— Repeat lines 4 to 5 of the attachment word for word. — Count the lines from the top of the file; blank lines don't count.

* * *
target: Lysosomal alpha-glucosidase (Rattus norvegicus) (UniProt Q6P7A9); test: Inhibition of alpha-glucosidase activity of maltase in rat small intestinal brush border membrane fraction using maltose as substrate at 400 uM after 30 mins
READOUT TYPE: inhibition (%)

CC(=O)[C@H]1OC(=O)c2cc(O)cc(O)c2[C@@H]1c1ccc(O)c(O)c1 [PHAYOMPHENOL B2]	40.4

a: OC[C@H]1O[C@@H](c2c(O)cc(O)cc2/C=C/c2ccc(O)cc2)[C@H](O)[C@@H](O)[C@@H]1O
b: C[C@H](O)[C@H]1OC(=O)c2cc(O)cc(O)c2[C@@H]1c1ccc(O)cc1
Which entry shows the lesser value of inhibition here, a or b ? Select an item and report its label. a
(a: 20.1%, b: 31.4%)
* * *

a: OC[C@H]1O[C@@H](c2c(O)cc(O)cc2/C=C/c2ccc(O)cc2)[C@H](O)[C@@H](O)[C@@H]1O
b: C[C@H](O)[C@H]1OC(=O)c2cc(O)cc(O)c2[C@@H]1c1ccc(O)cc1